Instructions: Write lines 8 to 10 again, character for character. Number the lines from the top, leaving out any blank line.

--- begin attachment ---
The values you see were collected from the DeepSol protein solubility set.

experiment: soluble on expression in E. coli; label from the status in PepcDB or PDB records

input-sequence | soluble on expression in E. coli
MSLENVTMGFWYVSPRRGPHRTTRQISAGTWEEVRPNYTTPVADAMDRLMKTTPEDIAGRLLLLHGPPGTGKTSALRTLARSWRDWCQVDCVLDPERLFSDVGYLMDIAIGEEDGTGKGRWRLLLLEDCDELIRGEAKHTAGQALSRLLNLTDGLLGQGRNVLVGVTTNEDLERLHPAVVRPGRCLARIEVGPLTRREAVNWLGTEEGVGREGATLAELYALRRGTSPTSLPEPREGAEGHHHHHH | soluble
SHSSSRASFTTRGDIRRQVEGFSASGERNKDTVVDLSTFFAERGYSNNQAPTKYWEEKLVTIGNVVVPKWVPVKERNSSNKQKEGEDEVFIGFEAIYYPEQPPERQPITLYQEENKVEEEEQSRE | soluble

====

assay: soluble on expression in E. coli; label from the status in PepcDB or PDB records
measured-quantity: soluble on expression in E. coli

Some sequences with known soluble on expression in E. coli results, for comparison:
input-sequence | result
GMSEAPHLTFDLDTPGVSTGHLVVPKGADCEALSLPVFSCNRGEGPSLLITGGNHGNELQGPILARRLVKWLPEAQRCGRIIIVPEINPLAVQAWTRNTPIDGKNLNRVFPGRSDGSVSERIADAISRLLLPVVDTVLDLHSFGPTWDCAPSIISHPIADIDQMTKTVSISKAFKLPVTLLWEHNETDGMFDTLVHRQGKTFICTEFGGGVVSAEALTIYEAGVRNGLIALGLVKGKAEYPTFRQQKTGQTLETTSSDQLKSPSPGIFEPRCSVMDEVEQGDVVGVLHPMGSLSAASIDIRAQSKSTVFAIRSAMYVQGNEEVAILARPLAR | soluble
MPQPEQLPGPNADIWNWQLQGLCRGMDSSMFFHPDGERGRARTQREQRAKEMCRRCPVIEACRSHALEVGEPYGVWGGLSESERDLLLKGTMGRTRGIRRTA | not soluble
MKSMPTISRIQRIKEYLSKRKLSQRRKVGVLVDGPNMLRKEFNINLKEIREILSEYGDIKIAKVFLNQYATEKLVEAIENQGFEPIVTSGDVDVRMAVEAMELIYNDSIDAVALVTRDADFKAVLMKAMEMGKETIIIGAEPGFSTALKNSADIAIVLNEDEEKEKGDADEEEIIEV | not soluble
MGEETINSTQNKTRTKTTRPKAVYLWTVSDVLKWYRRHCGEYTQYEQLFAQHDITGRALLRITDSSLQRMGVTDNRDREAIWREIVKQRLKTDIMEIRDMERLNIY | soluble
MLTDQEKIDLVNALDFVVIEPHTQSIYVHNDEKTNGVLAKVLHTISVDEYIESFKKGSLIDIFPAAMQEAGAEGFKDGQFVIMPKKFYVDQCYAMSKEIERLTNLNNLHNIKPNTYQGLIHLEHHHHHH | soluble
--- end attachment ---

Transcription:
measured-quantity: soluble on expression in E. coli

Some sequences with known soluble on expression in E. coli results, for comparison:
input-sequence | result